Beauty salons are a parallel universe, an alternative to the monotonous reality that makes women unable to understand themselves, their bodies, and their desires. The existence of these gatherings can be attributed to the state of repression in Libyan society: strict and disciplinarian, it imposes its system of values and morals on women, creating a desire to invent an "imaginary" society or a safe space to talk about sex, forbidden desires, and unspoken topics. They do so as a way to entertain themselves and may go as far as having sex with one another, but they are afraid to admit that. The women see these times spent exchanging suggestive jokes and teasing one another as a kind of therapy, which relieves some of the pressure coming from their family and society, especially since these spaces are not subjected to censorship and suppression.
While working on this article I meet Fadia Ahmed (not her real name), a 32-year-old civil engineer working on a private project. Fadia is used to getting her hair done at salons in certain areas of Tripoli. Despite their small size, she considers these salons spacious and welcoming, seeing in them a vast space in which the planets can float freely without restrictions. She says: “As women, we are sensual beings, but we can get into a lot of trouble by declaring our desires to families or even friends. Prejudice surrounds us and we are always stigmatized, and branded as whores no matter what we do .”
We sometimes exchange cigarettes, and our underwear to sniff and enjoy the smell of. We use lipstick to paint our lips, and sometimes our bodies too
She continues: “I came across these places by chance. I found myself with a group of women who were talking openly and freely. I was curious to sit and listen to them, in this salon which also offers us a secluded corner away from other customers, where we can just be ourselves and enjoy sexual pleasure, in words and actions too. From taking our clothes off and sitting almost naked, removing our hair or sometimes applying henna to our bodies, to coupling off when we feel attracted to one another. One of us will initiate things by touching her private parts or spilling a bit of lemonade on her thighs to pave the way for things to go further inside the small bathroom — not in front of the other women, of course. Sometimes it also includes collective flirtation — which is not really sexual, just a way that we've come up with to communicate, to ease some of the weight we’re carrying. It's a way for us to immerse ourselves in acts where we lose ourselves and we don’t want to stop, because they’re the only way we can truly live.”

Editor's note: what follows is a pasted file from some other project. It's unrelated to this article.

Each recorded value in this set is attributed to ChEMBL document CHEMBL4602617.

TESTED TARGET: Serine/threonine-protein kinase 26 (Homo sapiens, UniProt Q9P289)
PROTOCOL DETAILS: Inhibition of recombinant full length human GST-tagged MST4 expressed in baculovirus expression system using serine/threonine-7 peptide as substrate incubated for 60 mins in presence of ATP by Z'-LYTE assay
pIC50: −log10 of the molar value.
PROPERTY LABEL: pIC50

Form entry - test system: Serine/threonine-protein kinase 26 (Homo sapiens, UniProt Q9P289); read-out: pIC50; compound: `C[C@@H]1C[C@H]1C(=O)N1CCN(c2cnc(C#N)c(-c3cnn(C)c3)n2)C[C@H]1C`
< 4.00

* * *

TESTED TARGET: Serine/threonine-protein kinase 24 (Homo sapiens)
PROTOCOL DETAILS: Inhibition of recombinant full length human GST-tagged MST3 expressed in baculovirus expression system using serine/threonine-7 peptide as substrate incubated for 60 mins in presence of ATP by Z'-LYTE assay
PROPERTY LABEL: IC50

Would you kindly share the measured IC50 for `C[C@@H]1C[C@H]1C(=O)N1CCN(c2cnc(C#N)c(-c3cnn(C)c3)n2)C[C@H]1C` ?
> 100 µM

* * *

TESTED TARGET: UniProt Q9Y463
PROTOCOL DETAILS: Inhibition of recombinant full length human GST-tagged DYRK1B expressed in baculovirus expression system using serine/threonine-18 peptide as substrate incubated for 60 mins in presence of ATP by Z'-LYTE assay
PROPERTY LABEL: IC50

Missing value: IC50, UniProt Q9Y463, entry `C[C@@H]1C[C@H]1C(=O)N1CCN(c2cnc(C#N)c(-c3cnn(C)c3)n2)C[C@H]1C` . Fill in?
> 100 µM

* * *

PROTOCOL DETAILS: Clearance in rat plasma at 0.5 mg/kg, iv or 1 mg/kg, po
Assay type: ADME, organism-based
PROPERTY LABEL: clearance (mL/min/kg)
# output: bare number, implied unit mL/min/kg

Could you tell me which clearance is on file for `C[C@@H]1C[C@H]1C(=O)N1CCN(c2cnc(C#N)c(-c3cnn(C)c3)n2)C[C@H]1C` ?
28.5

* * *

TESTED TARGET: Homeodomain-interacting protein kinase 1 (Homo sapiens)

Fadia and her companions usually meet in a dimly-lit room inside the salon, full of scattered heaps of clothes and old make-up boxes. “Even though it’s messy, the room is comfortable. It gives each pair a corner that’s secluded but also open. We sometimes exchange cigarettes, and our underwear to sniff and enjoy the smell of. We use lipstick to paint our lips, and sometimes our bodies too.” The salon Fadia frequents helps her get rid of her negative energy. She considers it a source of real happiness, and the reason she is successful at her governmental job and private business.
Another forty-something woman, who declined to reveal her name, agreed. She said she is used to visiting these kinds of salons in working-class neighborhoods of Tripoli, adding: “Don’t be fooled by the conservative clothes worn by many of the women here. This place is very tempting for people who have to deal with a lot of pressure from their jobs, studies, or families. I personally drive there straight from work without even realising that I am doing so.”
I meet another woman in her forties called Areej Abd al-Rahman (not her real name), who is divorced and works in a commercial bank in Tripoli. She starts by saying: “We don’t pay money for these services. To be honest, I don’t even want to call them services, because they are actually a way that women use to console one another. And of course we can’t deny the sexual nature of what goes on, which is considered criminal by society. Many of us suffer from ageism that makes it impossible for us to get married or choose a partner. There are others who are married but who miss having an adventure beyond what they have with their husbands. We don’t identify with any labels, and we don’t set specific times to meet. We prefer to connect in the moment, which makes these meetings real, unique, and spontaneous.”
Areej receives a telephone call in the middle of our conversation. She takes a few moments to flirt with someone on the line. Flirtation has become a way for her to relax, almost a hobby that she practices every day, with people close to her as well as with strangers.
Many beauty salons have turned into a secret haven for the pent-up desires of oppressed women. These salons are shrouded in secrecy: it’s not easy to find them or know anything about them. Anyone revealing the secret could suffer grave consequences, along with her friends and the salon owners, at the hands of extremist militias. In the words of Areej: “Killers, thieves, people who take bribes or incite violence — all of those are welcome, protected by society from any punishment or retribution, but sexual encounters that don’t hurt anyone are expressly forbidden and severely punished.”